In natural ecosystems, the deadly canine distemper virus can jump between species and thrive, thereby threatening vulnerable animal populations, according to findings of a recently published study.
Canine distemper, a viral disease that’s been infecting the famed lions of Tanzania’s Serengeti National Park, appears to be spread not only by dogs but by multiple animal species, an international team of scientists has concluded. In their study, published online before print on 20 January in the journal Proceedings of the National Academy of Sciences, they say domestic dogs are no longer the primary source of the transmission of the disease to lions and that wild carnivores may contribute as well.
Dogs and beyond
In 1994, a mysterious neurological ailment wiped out 30 percent of the lion population in the Serengeti, one of the largest wildlife regions in the world. Scientists determined it was canine distemper, a disease previously thought to infect only dogs, coyotes and a small number of other mammals.
Evidence revealed the lions had contracted distemper from dogs living in villages and settlements nearby. A domestic dog vaccination campaign was launched to curb the infection’s spread. It worked — among dogs, at least.
After analysing three decades of blood serum data collected from lions and domestic dogs, the study’s researchers discovered that the virus continues to circulate in the lion population while significantly declining among dogs.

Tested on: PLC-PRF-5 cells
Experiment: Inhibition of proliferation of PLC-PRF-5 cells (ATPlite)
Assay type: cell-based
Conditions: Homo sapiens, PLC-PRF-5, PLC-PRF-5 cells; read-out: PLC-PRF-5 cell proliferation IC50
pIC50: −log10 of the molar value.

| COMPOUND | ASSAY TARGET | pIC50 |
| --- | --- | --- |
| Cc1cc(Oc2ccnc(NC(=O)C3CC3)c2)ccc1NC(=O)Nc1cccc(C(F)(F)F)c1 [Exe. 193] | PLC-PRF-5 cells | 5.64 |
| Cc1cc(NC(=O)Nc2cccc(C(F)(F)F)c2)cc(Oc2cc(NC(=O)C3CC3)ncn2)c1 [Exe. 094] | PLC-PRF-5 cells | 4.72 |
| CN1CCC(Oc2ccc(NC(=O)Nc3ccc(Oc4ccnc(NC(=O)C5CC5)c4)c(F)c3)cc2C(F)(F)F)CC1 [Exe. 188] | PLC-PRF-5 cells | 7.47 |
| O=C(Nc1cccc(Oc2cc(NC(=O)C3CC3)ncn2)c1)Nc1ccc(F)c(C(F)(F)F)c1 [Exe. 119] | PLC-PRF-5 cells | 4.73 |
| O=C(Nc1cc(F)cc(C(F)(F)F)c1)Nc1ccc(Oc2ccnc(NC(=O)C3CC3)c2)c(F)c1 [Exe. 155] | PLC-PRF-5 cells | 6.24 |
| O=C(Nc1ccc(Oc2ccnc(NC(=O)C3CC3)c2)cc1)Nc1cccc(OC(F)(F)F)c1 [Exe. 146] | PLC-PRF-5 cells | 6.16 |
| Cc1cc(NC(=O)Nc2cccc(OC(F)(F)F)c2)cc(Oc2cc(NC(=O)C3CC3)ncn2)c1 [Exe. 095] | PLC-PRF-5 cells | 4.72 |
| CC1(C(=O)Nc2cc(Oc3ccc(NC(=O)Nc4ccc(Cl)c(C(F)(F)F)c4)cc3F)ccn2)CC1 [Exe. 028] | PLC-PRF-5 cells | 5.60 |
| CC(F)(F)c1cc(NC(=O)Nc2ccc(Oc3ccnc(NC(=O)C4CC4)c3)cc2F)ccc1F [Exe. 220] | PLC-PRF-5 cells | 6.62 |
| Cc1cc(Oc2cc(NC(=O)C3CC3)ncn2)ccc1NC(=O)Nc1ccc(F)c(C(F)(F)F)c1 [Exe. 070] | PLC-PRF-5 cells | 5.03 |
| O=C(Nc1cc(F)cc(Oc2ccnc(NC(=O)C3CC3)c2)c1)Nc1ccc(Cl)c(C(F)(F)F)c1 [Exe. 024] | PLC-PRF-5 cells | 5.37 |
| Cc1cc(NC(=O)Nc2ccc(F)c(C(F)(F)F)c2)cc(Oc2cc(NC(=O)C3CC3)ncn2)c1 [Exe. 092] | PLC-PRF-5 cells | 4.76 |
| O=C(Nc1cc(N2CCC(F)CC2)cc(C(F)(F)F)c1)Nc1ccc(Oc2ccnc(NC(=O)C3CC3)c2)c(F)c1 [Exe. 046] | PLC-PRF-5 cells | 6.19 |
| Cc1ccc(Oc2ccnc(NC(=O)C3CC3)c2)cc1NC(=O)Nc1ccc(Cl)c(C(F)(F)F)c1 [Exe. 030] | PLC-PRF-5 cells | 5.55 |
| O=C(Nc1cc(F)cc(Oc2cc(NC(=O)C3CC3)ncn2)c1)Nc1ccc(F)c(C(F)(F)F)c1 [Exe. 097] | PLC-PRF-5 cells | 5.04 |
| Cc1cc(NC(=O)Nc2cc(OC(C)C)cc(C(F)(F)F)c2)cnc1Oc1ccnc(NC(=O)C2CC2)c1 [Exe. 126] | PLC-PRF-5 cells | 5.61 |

The dog’s role in spreading the disease appears to be shrinking, conclude the paper’s authors, a collaboration of veterinarians, disease ecologists, epidemiologists and mathematical biologists.
“Domestic dog populations immediately surrounding the Serengeti National Park are not the sole driver of canine distemper infections in lions, and its persistence is likely to involve a larger multi-host community,” the scientists write in their study.
Other big cats are threatened by the canine distemper virus as well. Especially the vulnerable wild Amur tiger population turns out to be exposed to the virus and become diseased with one of the worrying symptoms that the cats seem to lose their fear of man, which increases the chance of human-tiger conflict and leaves them easy prey for poachers.
Risk of outbreaks
Other species, including hyenas and jackals, are probably transmitting the disease and keeping it looming in the wild, the authors say. Consequently, outbreaks among lions and other already-threatened animals could occur at any time.
Researchers say more work is necessary to identify which species spread distemper and what triggers the spillovers. For example, previous analyses suggest that an infected hyena or other carnivore feeding on a carcass can disperse the virus through mucus secretions to other predators at the same site.
“A better understanding of canine distemper virus and its dynamics in the wild is necessary to better monitor and control the disease among lions and other threatened animals,” said Felix Lankester, the Tanzania-based veterinary researcher.
(Source: Washington State University press release, 28.01.2015)